Will HailStorm Web services shower money on Microsoft?

As with any new business venture, a key question surrounding Microsoft's HailStorm initiative is how the software giant will make money by pushing the Web services strategy.

          As with any new business venture, a key question surrounding Microsoft's HailStorm initiative is how the software giant will make money by pushing the Web services strategy.

          Bob Muglia, vice president of Microsoft's .NET Services group, said current market conditions indicated that it was time to forego dot-com business strategies in favor of "traditional" models.

          To that end, Microsoft will charge end-users -- both consumers and corporate users - on a subscription basis, a model the company, in Redmond, Washington, has been eyeing for years.

          "We think that users will be willing to pay for those services," Muglia said.

          Some base-level Internet services would remain free "even though that business model, by itself, has proven to be troublesome," joked Microsoft Chairman Bill Gates. One such free service will be Passport, the universal sign-on service that has been a staple of MSN and other Web sites run by or partnered with Microsoft.

          Other HailStorm services, though, would come with a price, based on the richness of the features or the frequency of use. The cost could rise based on the number of notifications a user receives, said Brian Arbogast, vice president of Microsoft's personal services division.

          Also factored in will be subscription-based updates to software such as the Office productivity suite, Muglia said.

          One financial analyst, Rick Sherlund, who works at New York-based Goldman Sachs, said Microsoft likely will not see serious revenue from the Web services model until 2003, but unveiling the new direction "will be of strategic interest to investors" concerned about the company's vision.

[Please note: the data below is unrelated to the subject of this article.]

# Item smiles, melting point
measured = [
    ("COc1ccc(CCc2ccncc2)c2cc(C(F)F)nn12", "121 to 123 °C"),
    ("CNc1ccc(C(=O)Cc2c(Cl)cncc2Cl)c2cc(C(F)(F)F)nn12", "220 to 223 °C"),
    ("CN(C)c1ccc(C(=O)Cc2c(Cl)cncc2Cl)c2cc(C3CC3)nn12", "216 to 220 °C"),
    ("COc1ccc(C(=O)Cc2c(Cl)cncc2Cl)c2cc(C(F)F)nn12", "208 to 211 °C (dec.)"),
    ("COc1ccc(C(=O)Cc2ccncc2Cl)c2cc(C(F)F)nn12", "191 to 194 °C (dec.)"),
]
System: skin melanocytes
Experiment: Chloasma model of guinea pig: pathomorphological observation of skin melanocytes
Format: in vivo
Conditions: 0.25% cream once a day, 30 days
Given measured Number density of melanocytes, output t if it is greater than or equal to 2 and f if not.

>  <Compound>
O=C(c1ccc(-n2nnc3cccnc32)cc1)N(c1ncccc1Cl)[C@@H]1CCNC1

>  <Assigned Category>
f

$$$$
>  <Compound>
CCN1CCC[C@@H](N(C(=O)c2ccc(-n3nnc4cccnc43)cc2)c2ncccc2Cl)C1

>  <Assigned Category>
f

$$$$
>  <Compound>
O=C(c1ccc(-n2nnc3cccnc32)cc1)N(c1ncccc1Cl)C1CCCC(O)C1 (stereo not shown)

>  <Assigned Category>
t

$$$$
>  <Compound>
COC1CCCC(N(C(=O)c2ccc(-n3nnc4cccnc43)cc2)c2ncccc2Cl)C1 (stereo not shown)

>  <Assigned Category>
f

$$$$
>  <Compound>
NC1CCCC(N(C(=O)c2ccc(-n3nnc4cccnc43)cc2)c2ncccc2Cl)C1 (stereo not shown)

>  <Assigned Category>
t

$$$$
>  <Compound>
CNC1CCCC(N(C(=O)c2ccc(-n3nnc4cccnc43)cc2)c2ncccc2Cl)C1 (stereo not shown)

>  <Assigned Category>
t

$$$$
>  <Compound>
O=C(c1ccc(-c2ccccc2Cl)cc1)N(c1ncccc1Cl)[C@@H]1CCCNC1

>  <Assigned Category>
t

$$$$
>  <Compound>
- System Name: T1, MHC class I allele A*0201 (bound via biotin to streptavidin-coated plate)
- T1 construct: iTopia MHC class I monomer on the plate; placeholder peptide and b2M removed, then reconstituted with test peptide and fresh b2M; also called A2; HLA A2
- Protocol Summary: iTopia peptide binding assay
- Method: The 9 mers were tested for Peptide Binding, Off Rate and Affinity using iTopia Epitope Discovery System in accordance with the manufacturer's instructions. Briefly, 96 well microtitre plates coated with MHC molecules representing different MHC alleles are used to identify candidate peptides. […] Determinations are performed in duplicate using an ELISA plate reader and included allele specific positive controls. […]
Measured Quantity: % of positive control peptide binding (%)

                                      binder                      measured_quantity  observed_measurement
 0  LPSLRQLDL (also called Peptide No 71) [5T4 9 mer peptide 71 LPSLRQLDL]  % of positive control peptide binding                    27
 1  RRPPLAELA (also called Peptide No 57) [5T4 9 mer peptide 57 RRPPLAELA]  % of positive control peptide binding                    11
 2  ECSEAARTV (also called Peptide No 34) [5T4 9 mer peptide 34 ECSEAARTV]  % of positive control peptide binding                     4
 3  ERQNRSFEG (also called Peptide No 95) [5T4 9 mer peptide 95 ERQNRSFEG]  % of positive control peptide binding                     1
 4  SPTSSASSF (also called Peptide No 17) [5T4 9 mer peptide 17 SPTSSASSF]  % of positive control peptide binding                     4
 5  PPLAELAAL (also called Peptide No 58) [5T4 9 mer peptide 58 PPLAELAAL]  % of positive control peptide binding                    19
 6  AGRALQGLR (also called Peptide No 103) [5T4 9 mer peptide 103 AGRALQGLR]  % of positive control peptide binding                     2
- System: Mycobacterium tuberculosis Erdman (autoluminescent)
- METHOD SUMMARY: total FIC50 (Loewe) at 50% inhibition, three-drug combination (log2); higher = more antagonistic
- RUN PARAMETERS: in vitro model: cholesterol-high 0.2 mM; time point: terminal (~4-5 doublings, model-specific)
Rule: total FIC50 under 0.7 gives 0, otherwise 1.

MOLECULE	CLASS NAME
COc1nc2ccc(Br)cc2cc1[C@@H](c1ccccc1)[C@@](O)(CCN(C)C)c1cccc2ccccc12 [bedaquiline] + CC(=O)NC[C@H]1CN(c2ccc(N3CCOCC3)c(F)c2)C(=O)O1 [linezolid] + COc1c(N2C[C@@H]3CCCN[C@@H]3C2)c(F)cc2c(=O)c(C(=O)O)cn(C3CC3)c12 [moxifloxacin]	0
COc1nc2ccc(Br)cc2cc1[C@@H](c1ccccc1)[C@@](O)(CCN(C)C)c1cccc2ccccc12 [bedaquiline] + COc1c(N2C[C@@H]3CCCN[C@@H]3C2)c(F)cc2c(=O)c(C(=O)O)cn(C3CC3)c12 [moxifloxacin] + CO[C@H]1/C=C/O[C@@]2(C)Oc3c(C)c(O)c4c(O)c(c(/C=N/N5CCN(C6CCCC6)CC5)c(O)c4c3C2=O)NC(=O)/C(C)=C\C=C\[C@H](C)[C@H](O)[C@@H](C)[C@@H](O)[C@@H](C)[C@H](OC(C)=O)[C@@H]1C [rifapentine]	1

"I would not be surprised to see some services as low as $3 per month," Sherlund said.

          Gates agreed that users are not wary of Internet-based subscription models, noting that most of Microsoft's revenues come from the company's Enterprise agreements with large corporations, which are typically offered in three-year subscriptions.

          Potentially more lucrative than end-user subscriptions is exploiting Web services in the business-to-business market -- a market Microsoft plans to hit, although to date its .NET strategy has been primarily aimed at consumers.

          Muglia said Microsoft could charge partners "a moderate amount" to be Web service operators, with additional charges for support, large volumes, and other factors.

          "We think it would be less expensive to use our services than it would be to build their own," Muglia said.

Join the newsletter!

Error: Please check your email address.

More about BillGoldmanMicrosoftMSN

Show Comments

Market Place

[]